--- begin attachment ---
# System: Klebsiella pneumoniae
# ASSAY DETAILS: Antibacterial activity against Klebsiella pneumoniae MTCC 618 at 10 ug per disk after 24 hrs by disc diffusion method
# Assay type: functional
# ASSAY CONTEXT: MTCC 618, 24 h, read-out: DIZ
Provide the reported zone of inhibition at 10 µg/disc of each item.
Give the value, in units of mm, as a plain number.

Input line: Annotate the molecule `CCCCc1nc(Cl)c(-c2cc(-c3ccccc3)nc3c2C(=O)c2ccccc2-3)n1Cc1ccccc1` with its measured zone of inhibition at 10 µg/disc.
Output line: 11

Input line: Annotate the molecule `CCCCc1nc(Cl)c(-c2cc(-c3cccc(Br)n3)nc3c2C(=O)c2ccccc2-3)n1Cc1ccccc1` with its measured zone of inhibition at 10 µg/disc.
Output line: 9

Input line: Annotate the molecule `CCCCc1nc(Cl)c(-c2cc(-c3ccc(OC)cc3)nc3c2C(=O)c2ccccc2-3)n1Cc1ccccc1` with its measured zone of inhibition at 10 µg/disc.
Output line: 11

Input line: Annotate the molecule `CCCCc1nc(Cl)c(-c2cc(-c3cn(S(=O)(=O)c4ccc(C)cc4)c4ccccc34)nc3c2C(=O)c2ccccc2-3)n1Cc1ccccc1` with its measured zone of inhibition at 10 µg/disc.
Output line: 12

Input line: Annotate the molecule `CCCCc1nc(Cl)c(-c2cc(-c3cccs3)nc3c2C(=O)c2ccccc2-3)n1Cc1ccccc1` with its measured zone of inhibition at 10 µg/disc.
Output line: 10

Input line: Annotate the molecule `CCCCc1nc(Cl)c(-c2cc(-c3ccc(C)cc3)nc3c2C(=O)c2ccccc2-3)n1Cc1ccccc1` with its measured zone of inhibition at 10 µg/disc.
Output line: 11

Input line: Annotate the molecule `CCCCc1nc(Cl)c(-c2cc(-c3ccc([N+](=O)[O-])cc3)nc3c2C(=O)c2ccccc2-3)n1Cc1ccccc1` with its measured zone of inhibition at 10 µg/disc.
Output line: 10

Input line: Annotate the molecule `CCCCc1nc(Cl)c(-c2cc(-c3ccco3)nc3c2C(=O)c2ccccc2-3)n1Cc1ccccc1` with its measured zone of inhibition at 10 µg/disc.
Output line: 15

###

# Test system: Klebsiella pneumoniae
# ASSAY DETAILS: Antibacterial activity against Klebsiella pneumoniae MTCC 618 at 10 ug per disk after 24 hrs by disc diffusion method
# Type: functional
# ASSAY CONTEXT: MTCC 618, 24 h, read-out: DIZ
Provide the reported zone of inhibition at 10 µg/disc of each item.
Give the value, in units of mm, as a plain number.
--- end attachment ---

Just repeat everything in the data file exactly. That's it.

# System: Klebsiella pneumoniae
# ASSAY DETAILS: Antibacterial activity against Klebsiella pneumoniae MTCC 618 at 10 ug per disk after 24 hrs by disc diffusion method
# Assay type: functional
# ASSAY CONTEXT: MTCC 618, 24 h, read-out: DIZ
Provide the reported zone of inhibition at 10 µg/disc of each item.
Give the value, in units of mm, as a plain number.

Input line: Annotate the molecule `CCCCc1nc(Cl)c(-c2cc(-c3ccccc3)nc3c2C(=O)c2ccccc2-3)n1Cc1ccccc1` with its measured zone of inhibition at 10 µg/disc.
Output line: 11

Input line: Annotate the molecule `CCCCc1nc(Cl)c(-c2cc(-c3cccc(Br)n3)nc3c2C(=O)c2ccccc2-3)n1Cc1ccccc1` with its measured zone of inhibition at 10 µg/disc.
Output line: 9

Input line: Annotate the molecule `CCCCc1nc(Cl)c(-c2cc(-c3ccc(OC)cc3)nc3c2C(=O)c2ccccc2-3)n1Cc1ccccc1` with its measured zone of inhibition at 10 µg/disc.
Output line: 11

Input line: Annotate the molecule `CCCCc1nc(Cl)c(-c2cc(-c3cn(S(=O)(=O)c4ccc(C)cc4)c4ccccc34)nc3c2C(=O)c2ccccc2-3)n1Cc1ccccc1` with its measured zone of inhibition at 10 µg/disc.
Output line: 12

Input line: Annotate the molecule `CCCCc1nc(Cl)c(-c2cc(-c3cccs3)nc3c2C(=O)c2ccccc2-3)n1Cc1ccccc1` with its measured zone of inhibition at 10 µg/disc.
Output line: 10

Input line: Annotate the molecule `CCCCc1nc(Cl)c(-c2cc(-c3ccc(C)cc3)nc3c2C(=O)c2ccccc2-3)n1Cc1ccccc1` with its measured zone of inhibition at 10 µg/disc.
Output line: 11

Input line: Annotate the molecule `CCCCc1nc(Cl)c(-c2cc(-c3ccc([N+](=O)[O-])cc3)nc3c2C(=O)c2ccccc2-3)n1Cc1ccccc1` with its measured zone of inhibition at 10 µg/disc.
Output line: 10

Input line: Annotate the molecule `CCCCc1nc(Cl)c(-c2cc(-c3ccco3)nc3c2C(=O)c2ccccc2-3)n1Cc1ccccc1` with its measured zone of inhibition at 10 µg/disc.
Output line: 15

###

# Test system: Klebsiella pneumoniae
# ASSAY DETAILS: Antibacterial activity against Klebsiella pneumoniae MTCC 618 at 10 ug per disk after 24 hrs by disc diffusion method
# Type: functional
# ASSAY CONTEXT: MTCC 618, 24 h, read-out: DIZ
Provide the reported zone of inhibition at 10 µg/disc of each item.
Give the value, in units of mm, as a plain number.